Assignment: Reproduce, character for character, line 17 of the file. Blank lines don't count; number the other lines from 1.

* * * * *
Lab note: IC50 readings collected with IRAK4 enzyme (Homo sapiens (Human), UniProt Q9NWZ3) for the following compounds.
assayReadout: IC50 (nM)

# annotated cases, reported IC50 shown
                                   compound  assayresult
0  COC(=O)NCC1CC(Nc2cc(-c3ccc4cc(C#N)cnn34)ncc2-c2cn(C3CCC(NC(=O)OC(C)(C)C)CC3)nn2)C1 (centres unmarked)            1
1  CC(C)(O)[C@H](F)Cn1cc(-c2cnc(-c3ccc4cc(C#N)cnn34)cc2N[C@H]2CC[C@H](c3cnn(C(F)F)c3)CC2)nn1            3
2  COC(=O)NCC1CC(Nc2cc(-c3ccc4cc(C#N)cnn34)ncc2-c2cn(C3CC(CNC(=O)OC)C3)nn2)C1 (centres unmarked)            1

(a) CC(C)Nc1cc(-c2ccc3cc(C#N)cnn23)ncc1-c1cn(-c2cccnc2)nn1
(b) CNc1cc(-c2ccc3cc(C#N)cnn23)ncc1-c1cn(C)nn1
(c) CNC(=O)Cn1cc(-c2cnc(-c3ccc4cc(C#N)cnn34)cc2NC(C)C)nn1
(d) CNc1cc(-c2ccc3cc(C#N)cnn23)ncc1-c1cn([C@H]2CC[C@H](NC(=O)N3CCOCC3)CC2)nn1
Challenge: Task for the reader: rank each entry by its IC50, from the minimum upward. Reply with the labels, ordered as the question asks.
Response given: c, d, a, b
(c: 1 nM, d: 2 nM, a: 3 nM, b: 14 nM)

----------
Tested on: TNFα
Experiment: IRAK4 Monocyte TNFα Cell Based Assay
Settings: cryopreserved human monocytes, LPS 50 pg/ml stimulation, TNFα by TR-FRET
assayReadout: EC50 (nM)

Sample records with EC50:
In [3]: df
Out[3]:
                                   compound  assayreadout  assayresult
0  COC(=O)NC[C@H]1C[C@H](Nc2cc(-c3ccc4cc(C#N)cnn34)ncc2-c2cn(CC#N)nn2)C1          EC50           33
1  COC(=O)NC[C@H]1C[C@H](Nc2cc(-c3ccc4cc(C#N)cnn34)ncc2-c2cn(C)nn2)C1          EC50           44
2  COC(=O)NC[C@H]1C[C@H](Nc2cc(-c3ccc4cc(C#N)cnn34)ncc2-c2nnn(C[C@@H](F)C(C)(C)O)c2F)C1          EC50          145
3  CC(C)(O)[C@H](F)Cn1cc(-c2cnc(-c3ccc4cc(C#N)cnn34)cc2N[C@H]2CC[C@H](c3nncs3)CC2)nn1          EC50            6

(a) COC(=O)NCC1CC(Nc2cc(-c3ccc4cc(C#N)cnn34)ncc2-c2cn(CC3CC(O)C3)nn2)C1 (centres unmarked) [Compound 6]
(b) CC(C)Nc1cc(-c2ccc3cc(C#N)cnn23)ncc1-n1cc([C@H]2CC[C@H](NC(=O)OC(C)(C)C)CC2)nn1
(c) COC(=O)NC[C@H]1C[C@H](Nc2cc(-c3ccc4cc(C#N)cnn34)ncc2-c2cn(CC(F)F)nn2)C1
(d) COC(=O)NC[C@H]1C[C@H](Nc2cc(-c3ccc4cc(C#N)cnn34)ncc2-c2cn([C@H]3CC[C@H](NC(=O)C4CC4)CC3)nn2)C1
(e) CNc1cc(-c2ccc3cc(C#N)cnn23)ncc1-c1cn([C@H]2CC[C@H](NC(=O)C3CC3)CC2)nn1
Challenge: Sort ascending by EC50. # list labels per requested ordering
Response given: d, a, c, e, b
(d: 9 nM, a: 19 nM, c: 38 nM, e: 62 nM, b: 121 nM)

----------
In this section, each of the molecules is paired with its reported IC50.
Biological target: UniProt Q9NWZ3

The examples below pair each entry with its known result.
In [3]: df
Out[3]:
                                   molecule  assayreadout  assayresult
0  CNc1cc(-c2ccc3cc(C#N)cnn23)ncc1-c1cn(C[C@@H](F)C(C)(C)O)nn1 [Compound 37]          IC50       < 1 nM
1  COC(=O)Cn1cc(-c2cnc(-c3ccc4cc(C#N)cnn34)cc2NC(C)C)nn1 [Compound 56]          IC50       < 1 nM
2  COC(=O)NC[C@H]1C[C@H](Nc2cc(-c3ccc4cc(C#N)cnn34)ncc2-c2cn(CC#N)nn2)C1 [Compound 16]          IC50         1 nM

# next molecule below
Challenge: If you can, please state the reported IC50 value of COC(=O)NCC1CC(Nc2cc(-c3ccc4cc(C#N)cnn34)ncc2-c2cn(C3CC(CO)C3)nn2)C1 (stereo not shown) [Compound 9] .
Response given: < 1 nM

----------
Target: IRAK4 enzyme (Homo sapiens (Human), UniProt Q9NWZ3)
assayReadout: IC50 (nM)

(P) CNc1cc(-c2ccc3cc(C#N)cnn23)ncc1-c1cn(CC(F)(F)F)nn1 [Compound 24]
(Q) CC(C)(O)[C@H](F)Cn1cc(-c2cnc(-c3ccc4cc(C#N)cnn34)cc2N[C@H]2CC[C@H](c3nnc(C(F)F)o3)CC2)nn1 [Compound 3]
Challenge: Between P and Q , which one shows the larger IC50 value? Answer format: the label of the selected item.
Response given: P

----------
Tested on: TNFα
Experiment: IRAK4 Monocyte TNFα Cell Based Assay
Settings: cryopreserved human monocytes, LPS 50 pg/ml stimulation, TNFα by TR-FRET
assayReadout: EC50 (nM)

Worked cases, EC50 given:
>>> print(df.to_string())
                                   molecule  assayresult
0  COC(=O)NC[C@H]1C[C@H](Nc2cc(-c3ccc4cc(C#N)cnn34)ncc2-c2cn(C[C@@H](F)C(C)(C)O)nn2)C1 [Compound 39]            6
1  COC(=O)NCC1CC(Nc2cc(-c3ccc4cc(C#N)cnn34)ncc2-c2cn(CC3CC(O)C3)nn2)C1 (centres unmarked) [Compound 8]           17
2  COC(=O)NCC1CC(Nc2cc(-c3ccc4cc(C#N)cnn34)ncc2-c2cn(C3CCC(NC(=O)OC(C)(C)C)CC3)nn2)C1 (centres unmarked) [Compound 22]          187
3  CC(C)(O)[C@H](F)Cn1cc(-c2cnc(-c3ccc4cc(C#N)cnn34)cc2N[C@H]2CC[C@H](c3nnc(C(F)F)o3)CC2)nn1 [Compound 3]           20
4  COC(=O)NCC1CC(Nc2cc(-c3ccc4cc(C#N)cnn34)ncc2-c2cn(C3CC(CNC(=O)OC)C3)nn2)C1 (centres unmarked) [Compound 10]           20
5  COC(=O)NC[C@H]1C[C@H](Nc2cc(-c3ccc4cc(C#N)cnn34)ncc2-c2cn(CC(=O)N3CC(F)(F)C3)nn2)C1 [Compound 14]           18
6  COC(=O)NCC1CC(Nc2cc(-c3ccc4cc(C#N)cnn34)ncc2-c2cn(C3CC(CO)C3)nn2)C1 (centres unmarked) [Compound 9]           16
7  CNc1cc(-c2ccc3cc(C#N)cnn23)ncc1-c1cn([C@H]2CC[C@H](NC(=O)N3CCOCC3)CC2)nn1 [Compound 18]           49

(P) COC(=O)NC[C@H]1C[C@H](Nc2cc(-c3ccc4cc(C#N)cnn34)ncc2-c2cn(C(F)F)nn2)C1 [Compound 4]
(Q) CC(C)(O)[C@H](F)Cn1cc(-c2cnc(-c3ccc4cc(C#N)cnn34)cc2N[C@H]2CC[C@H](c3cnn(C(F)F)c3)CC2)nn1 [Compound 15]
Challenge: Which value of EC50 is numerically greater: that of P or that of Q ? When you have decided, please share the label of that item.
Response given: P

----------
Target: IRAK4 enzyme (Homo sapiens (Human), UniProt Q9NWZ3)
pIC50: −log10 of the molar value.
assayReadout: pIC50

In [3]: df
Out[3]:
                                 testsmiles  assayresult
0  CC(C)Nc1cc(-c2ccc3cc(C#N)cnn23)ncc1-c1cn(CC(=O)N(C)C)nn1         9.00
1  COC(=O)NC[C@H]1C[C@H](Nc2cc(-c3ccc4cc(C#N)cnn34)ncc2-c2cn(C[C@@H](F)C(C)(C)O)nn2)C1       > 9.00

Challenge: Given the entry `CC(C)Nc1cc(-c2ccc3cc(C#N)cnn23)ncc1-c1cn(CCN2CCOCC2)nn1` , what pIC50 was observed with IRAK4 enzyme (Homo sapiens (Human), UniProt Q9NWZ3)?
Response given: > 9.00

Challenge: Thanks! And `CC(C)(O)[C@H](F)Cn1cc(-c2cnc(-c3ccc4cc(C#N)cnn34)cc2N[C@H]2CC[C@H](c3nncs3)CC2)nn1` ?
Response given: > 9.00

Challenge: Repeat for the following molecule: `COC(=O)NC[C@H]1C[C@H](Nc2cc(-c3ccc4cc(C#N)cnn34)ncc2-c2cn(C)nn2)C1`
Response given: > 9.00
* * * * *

Experiment: IRAK4 Monocyte TNFα Cell Based Assay